Extend due respect to Wicked’s predecessors and coming successors at The Smith Center for the Performing Arts, plus its brethren on the Strip. Concede, however, that the Great White Way didn’t wind through Las Vegas—symbolically, that is—until the broccoli-tinted sorceress landed her broomstick at McCarran.
Sellout? Nope. Or in box-office lingo: “Great seats still available!” (Smith Center prez Myron Martin claims the deal with Wicked producers prevents disclosure of ticket sales.)
Thumbnail review? Wicked isn’t a great musical, but a very good one, a rainbow balloon an audience (especially kids) can play with, full of magic, humor, fantasy and poignancy. In the leads, Nicole Parker as misunderstood “wicked” witch Elphaba and Patti Murin as flighty “good” witch Galinda are ingratiating performers who mine all the humanity from the material. (Daytime TV fans can marvel at the grandly entertaining antics of soap diva Kim Zimmer as Madame Morrible.)
More importantly: Wicked addresses our unique, cultural inferiority complex. Ironically, though the Strip’s Broadway presence outstrips other cities—where performing arts centers are the only outlets for short runs—our “Vegas, baby!” vibe throws more hurdles in our path to cultural legitimacy in the world’s eyes. Neither Kansas City nor Minneapolis is a theater metropolis, for example. Yet there’s more perceived dignity when the arts visit someplace a British blueblood doesn’t choose for a night of nude billiards, particularly when there’s no cultural headquarters to balance the debauchery.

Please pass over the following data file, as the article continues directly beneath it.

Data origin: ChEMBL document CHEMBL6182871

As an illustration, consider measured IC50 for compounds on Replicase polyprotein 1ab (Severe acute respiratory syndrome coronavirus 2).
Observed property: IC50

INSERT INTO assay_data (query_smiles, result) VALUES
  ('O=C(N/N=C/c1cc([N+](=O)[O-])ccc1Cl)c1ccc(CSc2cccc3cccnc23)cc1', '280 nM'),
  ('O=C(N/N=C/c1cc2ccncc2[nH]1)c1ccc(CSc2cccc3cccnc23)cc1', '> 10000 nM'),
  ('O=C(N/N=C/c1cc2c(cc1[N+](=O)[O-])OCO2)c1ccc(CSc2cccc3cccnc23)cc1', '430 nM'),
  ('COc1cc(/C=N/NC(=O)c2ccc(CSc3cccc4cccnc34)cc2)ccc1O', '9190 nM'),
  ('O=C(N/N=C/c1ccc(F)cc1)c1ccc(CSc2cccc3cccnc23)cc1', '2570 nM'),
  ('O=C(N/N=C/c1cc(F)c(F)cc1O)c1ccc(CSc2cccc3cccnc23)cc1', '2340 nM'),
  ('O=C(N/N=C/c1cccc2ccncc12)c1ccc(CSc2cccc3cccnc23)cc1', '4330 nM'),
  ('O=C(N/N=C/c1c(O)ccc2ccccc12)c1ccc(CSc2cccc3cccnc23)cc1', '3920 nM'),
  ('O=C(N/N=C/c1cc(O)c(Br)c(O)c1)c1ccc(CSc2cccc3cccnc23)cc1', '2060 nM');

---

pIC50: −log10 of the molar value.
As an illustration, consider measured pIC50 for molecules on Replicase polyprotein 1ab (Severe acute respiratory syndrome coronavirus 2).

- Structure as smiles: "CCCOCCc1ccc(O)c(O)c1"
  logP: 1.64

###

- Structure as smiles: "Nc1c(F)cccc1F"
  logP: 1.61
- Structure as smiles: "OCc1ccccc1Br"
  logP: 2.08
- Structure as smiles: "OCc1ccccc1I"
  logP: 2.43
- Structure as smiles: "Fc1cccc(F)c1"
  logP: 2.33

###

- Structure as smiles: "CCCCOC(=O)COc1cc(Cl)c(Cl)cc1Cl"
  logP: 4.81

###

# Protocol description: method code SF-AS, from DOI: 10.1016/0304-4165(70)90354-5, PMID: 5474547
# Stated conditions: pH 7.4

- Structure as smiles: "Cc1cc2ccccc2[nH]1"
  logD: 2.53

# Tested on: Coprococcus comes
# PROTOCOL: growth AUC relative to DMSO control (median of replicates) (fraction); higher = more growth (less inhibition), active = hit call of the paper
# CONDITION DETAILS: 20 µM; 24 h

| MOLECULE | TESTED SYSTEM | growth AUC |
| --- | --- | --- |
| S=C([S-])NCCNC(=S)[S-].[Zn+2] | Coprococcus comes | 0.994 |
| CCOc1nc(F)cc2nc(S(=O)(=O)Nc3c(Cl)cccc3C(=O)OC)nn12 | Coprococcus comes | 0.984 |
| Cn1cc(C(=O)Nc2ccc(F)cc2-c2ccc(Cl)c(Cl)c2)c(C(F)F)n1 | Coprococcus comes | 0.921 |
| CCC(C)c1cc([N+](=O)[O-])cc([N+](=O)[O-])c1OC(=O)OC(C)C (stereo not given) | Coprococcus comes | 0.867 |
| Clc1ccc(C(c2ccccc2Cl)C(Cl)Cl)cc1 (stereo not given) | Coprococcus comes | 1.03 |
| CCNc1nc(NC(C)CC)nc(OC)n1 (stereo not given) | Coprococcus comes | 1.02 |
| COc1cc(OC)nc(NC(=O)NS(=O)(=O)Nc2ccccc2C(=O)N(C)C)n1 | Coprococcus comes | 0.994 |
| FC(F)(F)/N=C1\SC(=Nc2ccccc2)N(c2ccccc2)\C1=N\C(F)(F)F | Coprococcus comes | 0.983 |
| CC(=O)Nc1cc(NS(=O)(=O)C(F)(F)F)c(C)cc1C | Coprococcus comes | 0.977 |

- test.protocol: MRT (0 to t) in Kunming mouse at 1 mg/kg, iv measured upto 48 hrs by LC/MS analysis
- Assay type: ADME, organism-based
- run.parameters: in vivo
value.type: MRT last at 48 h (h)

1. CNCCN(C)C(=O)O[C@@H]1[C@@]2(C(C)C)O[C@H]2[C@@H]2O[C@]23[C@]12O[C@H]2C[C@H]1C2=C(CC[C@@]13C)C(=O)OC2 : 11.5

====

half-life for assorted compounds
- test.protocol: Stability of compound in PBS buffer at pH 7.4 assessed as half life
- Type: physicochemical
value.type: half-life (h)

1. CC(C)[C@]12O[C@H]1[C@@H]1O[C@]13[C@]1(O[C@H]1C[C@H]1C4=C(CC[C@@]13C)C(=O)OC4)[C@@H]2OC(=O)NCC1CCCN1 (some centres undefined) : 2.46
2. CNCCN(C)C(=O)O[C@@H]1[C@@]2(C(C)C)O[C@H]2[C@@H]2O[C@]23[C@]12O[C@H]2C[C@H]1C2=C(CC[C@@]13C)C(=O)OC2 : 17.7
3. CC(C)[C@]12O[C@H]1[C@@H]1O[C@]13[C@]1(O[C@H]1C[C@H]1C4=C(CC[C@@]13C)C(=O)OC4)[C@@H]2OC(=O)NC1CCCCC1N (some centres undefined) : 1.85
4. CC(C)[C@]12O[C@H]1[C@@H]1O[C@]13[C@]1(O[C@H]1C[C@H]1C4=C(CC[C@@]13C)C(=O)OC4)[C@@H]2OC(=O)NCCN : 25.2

Judged independent of that, Strip musicals exist in a milieu that, though electric, still subtracts from the special experiences they are on Broadway or on tours. Jersey Boys is enormously entertaining at Paris Las Vegas, but entering and emerging into a casino cacophony is a blunt reminder that Broadway and the Strip is an amiable shotgun marriage.
Nearly half a billion public and private dollars bought us a corrective—a neon-free culture palace a world away from the bawdy Strip—and its ultimate expression of that to date is Wicked. More than a musical for us since September 2010, when The Smith Center was still in utero and the show’s booking was announced, Wicked has been the venue’s Wizard of Oz, the all-powerful heart of its schedule and promotional blitz.
When you go, feel that buzz—from the parking-lot throngs to the marbled lushness of the Reynolds Hall lobby to the moment the Emerald City map onstage gives way to a fizzy fantasy world—more potent than its predecessors. Mary Poppins, The Color Purple, Memphis, Million Dollar Quartet and La Cage aux Folles? Mere aperitifs.
Stray tourists might pass through Wicked. However, as the biggest symbol of The Smith Center’s programming thus far, this isn’t one more tourist diversion but a cultural capstone made for us, “Vegas, baby!”-free, no naked royals next door.
Unlike the disappointing man behind the curtain in Oz mythology, Wicked measures up, proving that The Smith Center is a promise kept.
STRIP POSTSCRIPT: Jonesing for partisan hilarity? Lefty comic Bill Maher hits the Orleans Sept. 8-9. Righty comic Dennis Miller follows Oct. 12-13. However, if the Orleans truly wants to mine political comic gold, book Clint Eastwood. Asking price is probably exorbitant, but we’re sure the empty chair comes cheap.
Follow Steve Bornfeld via RSS.